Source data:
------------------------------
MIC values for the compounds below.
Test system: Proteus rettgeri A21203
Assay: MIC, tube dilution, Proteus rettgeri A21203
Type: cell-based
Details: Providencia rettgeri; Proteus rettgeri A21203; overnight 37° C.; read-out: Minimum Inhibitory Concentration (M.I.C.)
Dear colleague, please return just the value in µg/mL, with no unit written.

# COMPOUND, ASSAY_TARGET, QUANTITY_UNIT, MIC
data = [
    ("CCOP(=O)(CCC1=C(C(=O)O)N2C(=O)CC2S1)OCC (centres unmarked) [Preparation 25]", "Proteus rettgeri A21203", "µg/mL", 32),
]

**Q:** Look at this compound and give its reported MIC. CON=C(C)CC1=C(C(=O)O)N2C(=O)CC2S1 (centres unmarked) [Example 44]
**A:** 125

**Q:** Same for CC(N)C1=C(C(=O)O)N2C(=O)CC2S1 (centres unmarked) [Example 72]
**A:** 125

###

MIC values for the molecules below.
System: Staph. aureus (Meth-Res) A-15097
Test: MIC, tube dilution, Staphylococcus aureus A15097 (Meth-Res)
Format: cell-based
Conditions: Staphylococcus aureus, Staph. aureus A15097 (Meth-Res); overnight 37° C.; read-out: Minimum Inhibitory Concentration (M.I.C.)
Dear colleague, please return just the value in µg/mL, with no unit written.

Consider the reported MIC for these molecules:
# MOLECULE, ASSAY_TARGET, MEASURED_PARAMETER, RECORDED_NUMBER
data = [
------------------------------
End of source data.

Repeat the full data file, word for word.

MIC values for the compounds below.
Test system: Proteus rettgeri A21203
Assay: MIC, tube dilution, Proteus rettgeri A21203
Type: cell-based
Details: Providencia rettgeri; Proteus rettgeri A21203; overnight 37° C.; read-out: Minimum Inhibitory Concentration (M.I.C.)
Dear colleague, please return just the value in µg/mL, with no unit written.

# COMPOUND, ASSAY_TARGET, QUANTITY_UNIT, MIC
data = [
    ("CCOP(=O)(CCC1=C(C(=O)O)N2C(=O)CC2S1)OCC (centres unmarked) [Preparation 25]", "Proteus rettgeri A21203", "µg/mL", 32),
]

**Q:** Look at this compound and give its reported MIC. CON=C(C)CC1=C(C(=O)O)N2C(=O)CC2S1 (centres unmarked) [Example 44]
**A:** 125

**Q:** Same for CC(N)C1=C(C(=O)O)N2C(=O)CC2S1 (centres unmarked) [Example 72]
**A:** 125

###

MIC values for the molecules below.
System: Staph. aureus (Meth-Res) A-15097
Test: MIC, tube dilution, Staphylococcus aureus A15097 (Meth-Res)
Format: cell-based
Conditions: Staphylococcus aureus, Staph. aureus A15097 (Meth-Res); overnight 37° C.; read-out: Minimum Inhibitory Concentration (M.I.C.)
Dear colleague, please return just the value in µg/mL, with no unit written.

Consider the reported MIC for these molecules:
# MOLECULE, ASSAY_TARGET, MEASURED_PARAMETER, RECORDED_NUMBER
data = [